Gelateria della Passera
The best gelato we found in Florence (and trust me – coming to this conclusion was a difficult task). The flavours are real (for example, the pistachio isn’t fluro green, it’s a subtle sage tone with pure flavour straight from the famous nuts from Bronte in Sicily).
Le Volpe e L’uva
Thank you so much to Emiko Davies who introduced me to this fantastic wine bar. Just over the Ponte Vecchio (on the Palazzo Pitti side) it’s metres away from a busy touristy street but feels instantly like a locals hang the second you walk inside. The selection of Tuscan wines and aperitifs is impressive as is their cheese and cured meats line up. Have the sausage and truffled cheese melted on crusty bread with a glass of chilled prosecco and you’ll be one happy camper. Piazza dei Rossi, 1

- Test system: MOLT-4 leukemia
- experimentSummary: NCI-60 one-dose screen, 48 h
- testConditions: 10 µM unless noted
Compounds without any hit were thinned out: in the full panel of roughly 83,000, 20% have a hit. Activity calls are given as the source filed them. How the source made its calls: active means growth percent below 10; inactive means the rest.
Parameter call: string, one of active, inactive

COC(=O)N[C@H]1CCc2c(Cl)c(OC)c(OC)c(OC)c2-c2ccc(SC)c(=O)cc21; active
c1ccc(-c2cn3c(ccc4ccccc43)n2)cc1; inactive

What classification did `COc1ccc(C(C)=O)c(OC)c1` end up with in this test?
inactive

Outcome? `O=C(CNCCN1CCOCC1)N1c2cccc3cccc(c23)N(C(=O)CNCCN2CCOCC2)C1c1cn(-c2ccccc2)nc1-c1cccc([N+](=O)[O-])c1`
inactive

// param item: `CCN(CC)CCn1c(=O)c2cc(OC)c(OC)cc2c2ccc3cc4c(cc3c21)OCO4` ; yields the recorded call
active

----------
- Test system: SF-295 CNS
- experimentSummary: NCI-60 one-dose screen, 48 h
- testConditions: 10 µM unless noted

A very cool little hole-in-the-wall bar that was heaving everytime we walked past. I had a beautiful panini for lunch there one day and was blown away by the wine list too.
Trattoria Sergio Gozzi
I shared a memorable meal here, again with Emiko and absolutely loved everything about this place – the tight, Tuscan menu, the buzz, the noise and the price. An old school gem right in the middle of Florence.
Il Santo Forno
Fantastic bakery selling traditional Tuscan breads, flat breads and biscuits. It’s also a great option for light lunches with a daily selection of tarts and quiches to choose from. By far the best bakery I came across in the city. Via Santa Monaca, 3r,
Piazza Santo Spirito
Don’t miss a wander around this beautiful piazza, most mornings there is a small market up near the church selling fresh produce, honey, wine and some bric-a-brac. Of course the Santo Spirito church is incredible, huge and home to many notable masterpieces, most famously the wooden crucifix carved by a 17-year-old Michelangelo.